Seiscientas Millas Manitas Diary

Seiscientas Millas Manitas Diary

May 30th

After two weeks delay, I finally started riding north. You can follow my progress at https://caltopo.com/m/APPK. I would like to thank Andrés Sabogal & family, David Páez Acevedo, Felipe Ruibal & family and Estevan Rael-Gálvez for their generous support the past few weeks and for helping get this expedition off the ground. Gracias.

I did my first interview today in Cuyamungué and was able to document two names: La Mesita and Las Barrancas, both pictured below.

‘La Mesita’ Photo: Len Nils Beké

Rising only about 60 feet from its surroundings plateau, La Mesita is not a very tall feature but it is distinctive with large rocks strewn down its steep western slope. It’s located just east of Cuyamungué, across the highway on the Pojoaque Grant. The Spanish Cuyamungué derives from a Tewa place-name K’uuyemunge ‘Place of Fallen Rocks’ (k’uu ‘rock’ yemun ‘fallen’ ge ‘place’), which may have originally referred to this hill.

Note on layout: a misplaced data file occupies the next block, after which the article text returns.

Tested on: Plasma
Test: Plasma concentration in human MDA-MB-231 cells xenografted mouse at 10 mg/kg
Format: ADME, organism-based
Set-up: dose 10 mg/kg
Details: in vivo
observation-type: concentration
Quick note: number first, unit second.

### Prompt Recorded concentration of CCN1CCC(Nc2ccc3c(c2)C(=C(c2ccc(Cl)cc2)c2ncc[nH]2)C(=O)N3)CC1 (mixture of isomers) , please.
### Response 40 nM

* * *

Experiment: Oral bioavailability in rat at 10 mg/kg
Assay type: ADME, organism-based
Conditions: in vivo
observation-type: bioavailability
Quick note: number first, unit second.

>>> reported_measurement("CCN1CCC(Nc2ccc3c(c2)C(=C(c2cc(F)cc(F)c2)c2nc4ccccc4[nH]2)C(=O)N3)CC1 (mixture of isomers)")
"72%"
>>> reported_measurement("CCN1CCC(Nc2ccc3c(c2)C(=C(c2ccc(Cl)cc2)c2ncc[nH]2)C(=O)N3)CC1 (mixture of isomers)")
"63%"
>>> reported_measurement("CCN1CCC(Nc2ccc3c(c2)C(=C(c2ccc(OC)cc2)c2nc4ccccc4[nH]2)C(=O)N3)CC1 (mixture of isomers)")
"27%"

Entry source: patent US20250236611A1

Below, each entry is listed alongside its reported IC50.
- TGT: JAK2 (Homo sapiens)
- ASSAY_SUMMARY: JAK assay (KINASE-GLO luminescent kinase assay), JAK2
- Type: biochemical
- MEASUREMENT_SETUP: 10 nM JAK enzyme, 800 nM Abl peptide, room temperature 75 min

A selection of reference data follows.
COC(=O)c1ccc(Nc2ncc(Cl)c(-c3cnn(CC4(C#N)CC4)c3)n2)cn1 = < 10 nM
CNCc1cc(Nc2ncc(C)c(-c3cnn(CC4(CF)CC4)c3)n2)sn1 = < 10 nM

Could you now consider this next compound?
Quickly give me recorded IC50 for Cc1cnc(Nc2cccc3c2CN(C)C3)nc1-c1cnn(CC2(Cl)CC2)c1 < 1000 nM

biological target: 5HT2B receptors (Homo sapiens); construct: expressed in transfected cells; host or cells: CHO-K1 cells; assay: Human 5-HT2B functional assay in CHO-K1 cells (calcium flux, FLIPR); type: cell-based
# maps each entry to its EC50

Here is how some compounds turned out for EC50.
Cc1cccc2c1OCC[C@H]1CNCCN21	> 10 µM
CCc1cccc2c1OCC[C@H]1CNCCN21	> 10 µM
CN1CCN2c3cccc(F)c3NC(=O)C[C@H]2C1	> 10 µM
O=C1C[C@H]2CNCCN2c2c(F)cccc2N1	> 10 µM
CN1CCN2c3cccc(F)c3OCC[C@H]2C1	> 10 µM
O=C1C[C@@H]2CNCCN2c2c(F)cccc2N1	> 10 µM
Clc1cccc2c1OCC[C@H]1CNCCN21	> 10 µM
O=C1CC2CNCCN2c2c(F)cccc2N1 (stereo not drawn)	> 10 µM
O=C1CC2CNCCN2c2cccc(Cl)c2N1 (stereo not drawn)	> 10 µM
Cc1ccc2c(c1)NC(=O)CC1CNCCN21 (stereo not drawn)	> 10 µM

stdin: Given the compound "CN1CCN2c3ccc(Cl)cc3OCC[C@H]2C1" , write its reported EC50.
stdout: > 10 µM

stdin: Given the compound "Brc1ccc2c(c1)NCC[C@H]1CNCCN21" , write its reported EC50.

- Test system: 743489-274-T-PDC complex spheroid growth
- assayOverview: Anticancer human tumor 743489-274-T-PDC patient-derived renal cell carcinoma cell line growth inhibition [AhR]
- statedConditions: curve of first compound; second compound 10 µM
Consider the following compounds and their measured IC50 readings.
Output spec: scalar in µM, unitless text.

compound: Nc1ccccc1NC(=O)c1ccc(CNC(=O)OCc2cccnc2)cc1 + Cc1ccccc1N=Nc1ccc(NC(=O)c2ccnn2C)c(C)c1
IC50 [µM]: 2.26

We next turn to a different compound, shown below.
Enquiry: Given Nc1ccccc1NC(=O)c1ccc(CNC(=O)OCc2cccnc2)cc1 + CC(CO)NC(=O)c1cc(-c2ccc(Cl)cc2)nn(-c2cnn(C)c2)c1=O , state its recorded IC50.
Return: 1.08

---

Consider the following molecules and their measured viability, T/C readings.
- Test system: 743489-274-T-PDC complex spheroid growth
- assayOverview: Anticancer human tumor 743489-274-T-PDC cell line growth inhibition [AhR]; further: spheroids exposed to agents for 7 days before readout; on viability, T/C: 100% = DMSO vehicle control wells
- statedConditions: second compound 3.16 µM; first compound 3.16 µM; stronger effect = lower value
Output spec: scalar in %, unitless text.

‘Las Barrancas’ Photo: Len Nils Beké

Las Barrancas are a sandstone cliff band rising to the north-east of Pojoaque and stretching out for almost 2 miles straight north from Jacona. It is erroneously mapped with masculine grammatical gender as Los Barrancos. I confirmed the feminine form with several consultants from Cuyamungué. Nuevomexicano Spanish has both the masculine barranco and the feminine barranca, meaning cliff, though it’s unclear whether there is a slight semantic distinction between the two variants or whether particular microdialects of Nuevomexicano Spanish simply have one or the other. 


Featured Photo: 600 Manitos Miles – Len Nils Beké at the point of departure.

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